Gold of Ancestors: Pre-colonial Treasures in the Philippines
Makati Ave. cor. De La Rosa St., Manila, Philippines
www.ayalamuseum.org - +63.2.757.7117
Gold of Ancestors: Pre-colonial Treasures in the Philippines Manila Reviews
And They Called Us BARBARIANS?? Aug 03, 2008
For a nation that was under Spanish rule for close to 400 years, there's still the great debate whether their colonization worked to our advantage, as many to this day still resent their occupation of the country. During that time, the Spanish subjugated our people and ruined our native cultures. They stripped us of our riches and took away our self-worth. In the end, and thanks to centuries of miseducation, we were left with a mindset that they were responsible for everything we acquired both intellectually and culturally.
Only in later times did I learn how much more complex our pre-Hispanic civilization was as opposed to the barbarians they were made out to be. Our ancient society was stratified who lived by a set of laws and followed indigenous religions.
After visiting the Gold of Our Ancestors exhibit I discovered even further just how sophisticated our forefathers were. I was totally floored by and in utter disbelief to the showcase before me. There were over 1,000 pieces of gold on display, intricately crafted by native goldsmiths into earrings, rings, diadems, pectorals, funeral masks, and orifice pieces for the eyes, nose and mouth that date as far back as the 10th century and used by the elite. Other and more obscure objects include bowls, tweezers, belts and chastity pieces! The highlight though, would most definitely be the sash or halter that weighs almost 4 kilograms (that’s 10 pounds!) that automatically elicits an expletive from anyone who lays eyes on it.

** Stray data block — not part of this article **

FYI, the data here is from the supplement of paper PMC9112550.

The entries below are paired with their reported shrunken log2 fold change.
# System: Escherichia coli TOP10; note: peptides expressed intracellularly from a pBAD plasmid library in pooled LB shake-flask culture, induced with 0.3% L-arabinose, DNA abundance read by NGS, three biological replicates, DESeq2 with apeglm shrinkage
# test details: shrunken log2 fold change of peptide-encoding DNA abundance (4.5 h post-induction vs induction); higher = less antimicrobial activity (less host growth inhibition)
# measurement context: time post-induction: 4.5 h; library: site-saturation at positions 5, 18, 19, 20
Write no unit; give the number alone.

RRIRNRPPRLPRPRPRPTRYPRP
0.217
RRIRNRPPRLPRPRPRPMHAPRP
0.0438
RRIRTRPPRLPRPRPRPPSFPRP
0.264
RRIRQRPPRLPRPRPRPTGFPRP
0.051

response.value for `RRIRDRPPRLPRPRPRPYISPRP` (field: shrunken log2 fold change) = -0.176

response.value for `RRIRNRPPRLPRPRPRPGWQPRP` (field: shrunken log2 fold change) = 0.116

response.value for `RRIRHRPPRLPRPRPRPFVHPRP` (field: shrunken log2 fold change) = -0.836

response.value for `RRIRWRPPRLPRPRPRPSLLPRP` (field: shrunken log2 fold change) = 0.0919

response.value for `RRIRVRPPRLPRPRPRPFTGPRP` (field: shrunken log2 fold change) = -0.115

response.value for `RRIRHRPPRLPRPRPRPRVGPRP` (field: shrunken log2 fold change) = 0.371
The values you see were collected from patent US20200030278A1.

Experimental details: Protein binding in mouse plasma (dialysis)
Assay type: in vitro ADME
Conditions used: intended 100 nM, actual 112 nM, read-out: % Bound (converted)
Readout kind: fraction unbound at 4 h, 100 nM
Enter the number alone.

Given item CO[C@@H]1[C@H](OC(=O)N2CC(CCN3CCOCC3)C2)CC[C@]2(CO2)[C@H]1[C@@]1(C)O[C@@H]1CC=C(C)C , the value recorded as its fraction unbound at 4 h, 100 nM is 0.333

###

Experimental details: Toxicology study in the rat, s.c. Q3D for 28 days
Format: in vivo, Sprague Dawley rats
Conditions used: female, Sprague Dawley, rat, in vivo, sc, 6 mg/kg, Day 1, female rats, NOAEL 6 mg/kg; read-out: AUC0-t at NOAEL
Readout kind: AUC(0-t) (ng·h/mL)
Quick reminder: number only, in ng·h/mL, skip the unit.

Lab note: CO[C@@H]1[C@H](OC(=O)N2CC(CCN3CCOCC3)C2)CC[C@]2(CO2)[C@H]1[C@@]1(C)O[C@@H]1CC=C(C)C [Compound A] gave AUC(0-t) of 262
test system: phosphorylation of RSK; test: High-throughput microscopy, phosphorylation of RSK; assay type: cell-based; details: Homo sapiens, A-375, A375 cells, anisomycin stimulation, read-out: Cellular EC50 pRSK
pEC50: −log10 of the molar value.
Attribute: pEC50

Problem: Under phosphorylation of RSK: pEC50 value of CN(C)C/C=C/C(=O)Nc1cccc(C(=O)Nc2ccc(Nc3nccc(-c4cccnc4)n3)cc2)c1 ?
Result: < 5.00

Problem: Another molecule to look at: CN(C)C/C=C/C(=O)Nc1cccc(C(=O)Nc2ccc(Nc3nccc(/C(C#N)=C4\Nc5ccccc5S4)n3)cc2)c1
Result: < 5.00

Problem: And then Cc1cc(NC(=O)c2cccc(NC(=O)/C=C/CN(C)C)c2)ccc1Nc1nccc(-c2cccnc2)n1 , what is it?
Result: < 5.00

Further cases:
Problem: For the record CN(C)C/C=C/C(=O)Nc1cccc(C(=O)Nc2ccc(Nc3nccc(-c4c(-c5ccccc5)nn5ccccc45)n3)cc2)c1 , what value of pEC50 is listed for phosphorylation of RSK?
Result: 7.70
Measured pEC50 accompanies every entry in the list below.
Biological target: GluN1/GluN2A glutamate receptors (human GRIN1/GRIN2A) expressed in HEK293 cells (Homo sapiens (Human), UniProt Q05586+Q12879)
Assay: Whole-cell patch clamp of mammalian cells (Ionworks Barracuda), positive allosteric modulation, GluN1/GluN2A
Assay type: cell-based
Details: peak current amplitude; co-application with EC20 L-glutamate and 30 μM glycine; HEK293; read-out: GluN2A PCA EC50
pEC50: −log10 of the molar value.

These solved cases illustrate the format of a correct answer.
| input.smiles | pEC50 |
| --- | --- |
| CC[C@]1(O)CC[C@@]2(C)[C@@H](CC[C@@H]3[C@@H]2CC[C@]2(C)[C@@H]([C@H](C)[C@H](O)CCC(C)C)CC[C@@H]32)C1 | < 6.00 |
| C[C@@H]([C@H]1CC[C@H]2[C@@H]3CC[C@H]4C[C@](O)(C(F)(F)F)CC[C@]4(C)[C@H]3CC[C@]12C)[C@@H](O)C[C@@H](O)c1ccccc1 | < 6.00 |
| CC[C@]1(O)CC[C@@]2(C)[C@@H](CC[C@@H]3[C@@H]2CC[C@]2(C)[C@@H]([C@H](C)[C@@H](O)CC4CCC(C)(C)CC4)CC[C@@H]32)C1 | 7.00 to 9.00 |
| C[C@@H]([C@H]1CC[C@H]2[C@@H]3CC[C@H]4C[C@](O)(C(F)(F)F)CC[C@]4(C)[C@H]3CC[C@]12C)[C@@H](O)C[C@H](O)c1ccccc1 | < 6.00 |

(Cue colonial mentality) It’s sad that it was hard for me to fathom at first how our ancient ancestors were so highly advanced in their craftsmanship. I’d never seen anything like it locally made before. But inasmuch as it was astounding and instilled a sense of pride, I couldn’t help but feel resentful at how the Spaniards had stolen these objet d’arts and brought them back to Spain, together with the skills that were eventually lost.
Through the generosity of National Artist Leandro Locsin who funded numerous archaeological expeditions throughout the years, these artifacts are now back where they rightfully belong. It took him 25 years to find the right time and place to present this fabulous collection to the Filipino people due to the disparate social landscape. Under the stewardship of the Zobel-Ayalas, who are ironically the descendants of some of our colonizers, they are now permanently housed at the Ayala Museum. But hey, hats off to them for paying it back (at least I’d like to think so) and for being instrumental in acquainting us with what were once lost national treasures.
*Photography in the museum is not allowed; photos lifted from the Ayala Museum website.
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